2 Samuel 15:33
To whom David said, If you pass on with me, then you shall be a burden to me:
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EXPOSITORY (ENGLISH BIBLE)
2 Samuel 15:33. If thou passest on with me, thou shalt be a burden, &c. — For he was not provided, it seems, with sufficient support for his own family; and Hushai, though famous as a counsellor in the cabinet, being unpractised in the camp, and no soldier, could not be so useful to him in the army as he might be at court. David therefore, conceives the idea of employing him in endeavouring to defeat or render abortive the counsel of Ahithophel.15:31-37 David prays not against Ahithophel's person, but against his counsel. He prayed this, in firm belief that God has all hearts in his hand, and tongues also. But we must second our prayers with endeavours, and David did so, else we tempt God. But we do not find wisdom and simplicity so united in any mere man, that we can perceive nothing which needs forgiveness. Yet, when the Son of David was treated with all possible treachery and cruelty, his wisdom, meekness, candour, and patience, were perfect. Him let us follow, cleave to, and serve, in life and in death.Render ... "when David was come to the top of the mount where people worship God." The top here, and in 2 Samuel 16:1, is used almost as a proper name. No doubt there was a high-place upon the top of the Mount of Olives. 32. when David was come to the top of the mount, where he worshipped—looking towards Jerusalem, where were the ark and tabernacle.

Hushai the Archite—A native of Archi, on the frontiers of Benjamin and Ephraim (Jos 16:2). Comparing the prayer against Ahithophel with the counsel to Hushai, we see how strongly a spirit of fervent piety was combined in his character with the devices of an active and far-seeing policy.

Increasing my charge, and care, and sorrow for what may befall thee, and being but of little use to me: for it may seem he was an old man, and fitter for counsel than for war. Unto whom David said,.... After he had heard what he had to say, and what tidings he brought:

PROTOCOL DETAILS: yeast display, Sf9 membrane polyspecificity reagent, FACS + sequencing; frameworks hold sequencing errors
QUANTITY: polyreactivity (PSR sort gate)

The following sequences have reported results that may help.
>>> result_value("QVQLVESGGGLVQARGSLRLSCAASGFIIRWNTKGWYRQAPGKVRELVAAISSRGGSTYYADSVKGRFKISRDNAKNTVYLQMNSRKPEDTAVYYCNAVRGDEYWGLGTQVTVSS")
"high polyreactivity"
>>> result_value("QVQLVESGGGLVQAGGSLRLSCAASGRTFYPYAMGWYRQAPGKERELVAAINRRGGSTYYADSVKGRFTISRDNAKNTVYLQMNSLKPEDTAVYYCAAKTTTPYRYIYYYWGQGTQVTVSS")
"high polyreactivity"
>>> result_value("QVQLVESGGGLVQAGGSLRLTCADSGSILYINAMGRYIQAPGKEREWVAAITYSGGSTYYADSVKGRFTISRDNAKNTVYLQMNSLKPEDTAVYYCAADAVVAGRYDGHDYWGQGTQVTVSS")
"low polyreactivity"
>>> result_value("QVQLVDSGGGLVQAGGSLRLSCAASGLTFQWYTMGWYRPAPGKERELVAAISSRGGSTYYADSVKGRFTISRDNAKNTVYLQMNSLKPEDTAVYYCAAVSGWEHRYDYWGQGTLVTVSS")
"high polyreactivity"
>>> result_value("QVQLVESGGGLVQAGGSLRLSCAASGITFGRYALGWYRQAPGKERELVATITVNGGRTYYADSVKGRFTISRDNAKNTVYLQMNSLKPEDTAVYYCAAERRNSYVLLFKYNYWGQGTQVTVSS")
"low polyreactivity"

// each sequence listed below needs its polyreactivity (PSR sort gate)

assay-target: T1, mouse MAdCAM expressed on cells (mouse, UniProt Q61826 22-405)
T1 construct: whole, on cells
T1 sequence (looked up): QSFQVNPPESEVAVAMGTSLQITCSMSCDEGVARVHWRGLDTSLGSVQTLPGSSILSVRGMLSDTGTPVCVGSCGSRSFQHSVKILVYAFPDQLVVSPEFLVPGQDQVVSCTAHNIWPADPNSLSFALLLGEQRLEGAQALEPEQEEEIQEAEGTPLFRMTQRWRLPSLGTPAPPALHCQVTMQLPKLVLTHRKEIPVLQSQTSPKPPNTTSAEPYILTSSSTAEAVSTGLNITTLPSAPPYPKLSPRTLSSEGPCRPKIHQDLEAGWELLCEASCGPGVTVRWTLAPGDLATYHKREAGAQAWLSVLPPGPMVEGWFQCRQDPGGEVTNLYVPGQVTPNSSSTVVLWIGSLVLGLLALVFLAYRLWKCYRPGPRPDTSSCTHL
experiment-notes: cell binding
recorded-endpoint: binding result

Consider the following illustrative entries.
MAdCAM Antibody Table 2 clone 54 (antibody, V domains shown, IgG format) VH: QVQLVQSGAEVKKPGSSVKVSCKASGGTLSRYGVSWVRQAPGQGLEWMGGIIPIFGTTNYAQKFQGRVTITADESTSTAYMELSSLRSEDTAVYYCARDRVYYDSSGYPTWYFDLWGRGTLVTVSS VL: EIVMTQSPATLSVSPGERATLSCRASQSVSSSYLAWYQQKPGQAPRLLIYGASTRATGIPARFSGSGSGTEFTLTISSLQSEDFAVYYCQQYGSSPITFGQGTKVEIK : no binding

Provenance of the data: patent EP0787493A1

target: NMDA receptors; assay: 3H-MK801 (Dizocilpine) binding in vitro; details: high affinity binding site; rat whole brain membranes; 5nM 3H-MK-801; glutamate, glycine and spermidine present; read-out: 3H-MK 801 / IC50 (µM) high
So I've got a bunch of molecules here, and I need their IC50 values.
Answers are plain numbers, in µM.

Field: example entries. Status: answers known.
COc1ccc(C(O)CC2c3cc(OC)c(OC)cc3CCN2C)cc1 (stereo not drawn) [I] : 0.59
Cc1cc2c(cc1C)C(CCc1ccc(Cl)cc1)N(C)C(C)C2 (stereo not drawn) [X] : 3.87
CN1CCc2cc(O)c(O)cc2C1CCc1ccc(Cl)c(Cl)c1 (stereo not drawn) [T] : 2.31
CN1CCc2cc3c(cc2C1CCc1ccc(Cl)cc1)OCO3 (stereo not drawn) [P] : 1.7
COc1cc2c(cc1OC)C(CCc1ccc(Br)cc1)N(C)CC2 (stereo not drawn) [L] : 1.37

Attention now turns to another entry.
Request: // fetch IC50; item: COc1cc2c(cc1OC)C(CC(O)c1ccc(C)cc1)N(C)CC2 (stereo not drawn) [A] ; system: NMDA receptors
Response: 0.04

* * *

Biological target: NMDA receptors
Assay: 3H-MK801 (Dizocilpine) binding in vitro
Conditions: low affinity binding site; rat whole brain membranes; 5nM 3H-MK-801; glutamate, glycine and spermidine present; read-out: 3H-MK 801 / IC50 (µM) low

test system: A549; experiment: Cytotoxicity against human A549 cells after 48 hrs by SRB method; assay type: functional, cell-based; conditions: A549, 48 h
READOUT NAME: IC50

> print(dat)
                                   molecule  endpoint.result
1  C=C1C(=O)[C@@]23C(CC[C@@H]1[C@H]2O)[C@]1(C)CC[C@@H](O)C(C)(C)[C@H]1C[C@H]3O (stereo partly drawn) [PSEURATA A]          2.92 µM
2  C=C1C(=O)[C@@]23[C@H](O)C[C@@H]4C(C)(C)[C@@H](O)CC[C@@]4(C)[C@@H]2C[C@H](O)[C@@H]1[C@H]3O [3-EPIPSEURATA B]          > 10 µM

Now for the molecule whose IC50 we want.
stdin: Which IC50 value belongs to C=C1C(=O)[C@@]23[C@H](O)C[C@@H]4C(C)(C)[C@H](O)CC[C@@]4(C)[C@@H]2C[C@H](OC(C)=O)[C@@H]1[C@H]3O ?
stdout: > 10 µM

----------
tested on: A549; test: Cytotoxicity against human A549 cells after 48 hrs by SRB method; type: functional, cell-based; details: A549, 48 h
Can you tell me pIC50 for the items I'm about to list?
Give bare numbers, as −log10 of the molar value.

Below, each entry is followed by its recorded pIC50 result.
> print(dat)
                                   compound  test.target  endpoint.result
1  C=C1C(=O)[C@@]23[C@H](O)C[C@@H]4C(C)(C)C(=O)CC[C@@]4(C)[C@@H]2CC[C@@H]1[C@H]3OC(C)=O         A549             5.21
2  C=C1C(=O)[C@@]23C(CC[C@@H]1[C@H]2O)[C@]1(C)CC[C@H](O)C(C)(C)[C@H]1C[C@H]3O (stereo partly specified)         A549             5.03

and if thou passest on with me; in his march and flight:

then thou shalt be a burden to me; being to be maintained by him; and David having but scanty provisions, and so could not receive useless persons, as Hushai might be, perhaps an old man, that could be of no service to him, and unfit for travelling, and so would rather be an hinderance than an help unto him.

Unto whom David said, If thou passest on with me, then thou shalt be a burden unto me:
EXEGETICAL (ORIGINAL LANGUAGES)
33. unto whom David said] And David said unto him.

a burden unto me] Perhaps Hushai was old and somewhat infirm. Cp. ch. 2 Samuel 19:35.Verse 33. - A burden unto me. Host likely because Hushai was old and infirm. Others, with less probability, think that it was because of his rank, which would demand special attendance. He also said still further to Zadok, "Thou seer! return into the city in peace." אתּה הרואה, with ה interrog., does not yield any appropriate sense, as ה cannot stand for הלוא here, simply because it does not relate to a thing which the person addressed could not deny. Consequently the word must be pointed thus, הראה (with the article), and rendered as a vocative, as it has been by Jerome and Luther. ראה, seer, is equivalent to prophet. He applies this epithet to Zadok, as the high priest who received divine revelations by means of the Urim. The meaning is, Thou Zadok art equal to a prophet; therefore thy proper place is in Jerusalem (O. v. Gerlach). Zadok was to stand as it were upon the watch there with Abiathar, and the sons of both to observe the events that occurred, and send him word through their sons into the plain of the Jordan. "Behold, I will tarry by the ferries of the desert, till a word comes from you to show me," sc., what has taken place, or how the things shape themselves in Jerusalem. Instead of בּעברות, the earlier translators as well as the Masoretes adopted the reading בּערבות, "in the steppes of the desert." The allusion in this case would be to the steppes of Jericho (2 Kings 25:5). But Bttcher has very properly defended the Chethib on the strength of 2 Samuel 17:16, where the Keri has ערבות again, though עברות is the true reading (cf. 2 Samuel 19:19). The "ferries of the desert" are the places where the Jordan could be crossed, the fords of the Jordan (Joshua 2:7; Judges 3:28).
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